SRCD 2019 Biennial Conference
March 21-23, 2019
Poster Session 4: Parkopolis: Adult and Child Talk in a Human-size STEM Board Game
Section: Parenting & Parent-Child Relationships
Authors: Molly Schlesinger, Andres Bustamante, Kathy Hirsdh-Pasek, Roberta Michnick Golinkoff
Abstract: Young children from underserved communities typically lag behind their peers academically (Duncan et al., 2017). This gap is particularly critical with early mathematics (e.g., spatial skills, shapes, numbers), as early spatial skills are predictive of many later skills (Classens & Engel, 2013; Verdine et al., 2017). Equitable education and in-school interventions have shown the potential of school for closing the gap (Yoshikawa et al., 2016); however, children only spend 20% of their waking hours in school (Meltzoff et al., 2009). Therefore, school-based interventions alone cannot close the gap, and out-of-school research suggests mathematics talk out-of-school positively contributes to mathematics foundations (Hart et al., 2016; Ridge et al., 2015). How can we enhance out-of-school time to support early mathematics through the power of adult-child playful interactions?
Parkopolis is an evidence-based life-size playful learning board game designed to facilitate STEM learning through adult-child STEM conversations. Derived from cutting-edge research in the science of learning, Parkopolis was created for public spaces to promote learning dialog to foster early STEM. In Parkopolis, children roll dice redesigned to represent whole numbers and fractions, engage in different STEM activities like measuring on a human-sized ruler, playing hopscotch for executive functions, and solving reasoning and logic problems – developed from research targeting STEM-learning skills such as numeracy (Clements, 2004), measurement (Szilágyi et al., 2013), and fractions (Jordan et al., 2016).
As early number and spatial talk positively relates to later mathematics (Jordan et al., 2017; Gunderson et al., 2012), we hypothesized visiting Parkopolis would increase adult-child conversation generally, adult fraction talk, and child whole-number talk, and may mediate children’s fraction talk. Three hundred families diverse in race, socioeconomic status, and education were observed either playing Parkopolis (60%) or visiting a control exhibit (40%) as part of a children’s museum experience. The live coder manual was adapted from prior research and all coders achieved 80% reliability minimally (Ridge et al., 2015). The control exhibit, a popular STEM exhibit, concentrates on outer space and the primary activity is building and launching rockets.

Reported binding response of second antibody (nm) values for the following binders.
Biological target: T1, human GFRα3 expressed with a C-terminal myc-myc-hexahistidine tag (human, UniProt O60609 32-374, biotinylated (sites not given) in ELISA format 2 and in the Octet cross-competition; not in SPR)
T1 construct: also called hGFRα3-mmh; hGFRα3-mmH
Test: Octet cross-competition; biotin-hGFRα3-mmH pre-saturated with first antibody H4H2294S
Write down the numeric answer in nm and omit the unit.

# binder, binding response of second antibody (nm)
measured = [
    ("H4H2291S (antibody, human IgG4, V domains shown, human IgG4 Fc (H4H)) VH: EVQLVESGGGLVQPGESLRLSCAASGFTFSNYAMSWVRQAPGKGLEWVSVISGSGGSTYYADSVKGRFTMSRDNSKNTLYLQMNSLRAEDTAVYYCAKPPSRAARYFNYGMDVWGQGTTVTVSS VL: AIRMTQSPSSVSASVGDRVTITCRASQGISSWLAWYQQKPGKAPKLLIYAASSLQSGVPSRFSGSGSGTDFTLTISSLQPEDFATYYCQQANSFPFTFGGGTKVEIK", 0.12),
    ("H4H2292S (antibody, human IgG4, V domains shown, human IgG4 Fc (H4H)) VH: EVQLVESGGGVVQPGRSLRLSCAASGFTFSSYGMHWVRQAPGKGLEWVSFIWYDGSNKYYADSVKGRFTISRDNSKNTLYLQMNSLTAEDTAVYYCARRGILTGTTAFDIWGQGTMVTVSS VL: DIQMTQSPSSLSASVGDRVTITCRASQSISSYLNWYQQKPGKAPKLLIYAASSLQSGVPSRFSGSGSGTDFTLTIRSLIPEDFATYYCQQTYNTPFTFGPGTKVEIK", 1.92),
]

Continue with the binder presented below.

Independent Samples t-tests indicated significantly more whole-number talk, fraction talk, and adult-child interaction in Parkopolis than the control exhibit. We then examined if adult-child interaction, adult fraction talk, child whole-number talk, and visiting the “fraction dice” and “fraction ruler” in Parkopolis mediated the effect of playing Parkopolis on children’s fraction talk. Parent fraction language and child whole-number language significantly mediated the relations between visiting Parkopolis and child fraction language. That is, Parkopolis no longer predicted child fraction language after controlling for adult fraction language and child whole-number language, consistent will full mediation. Overall, there is evidence that Parkopolis is promoting child fraction language as a function of relevant adult-guided experiences (parent fraction language), but not irrelevant or unguided interactions (adult-child interaction, fraction dice and ruler). This poster will focus on the implications and critical nuances to fostering children’s early STEM through playful learning and social interaction.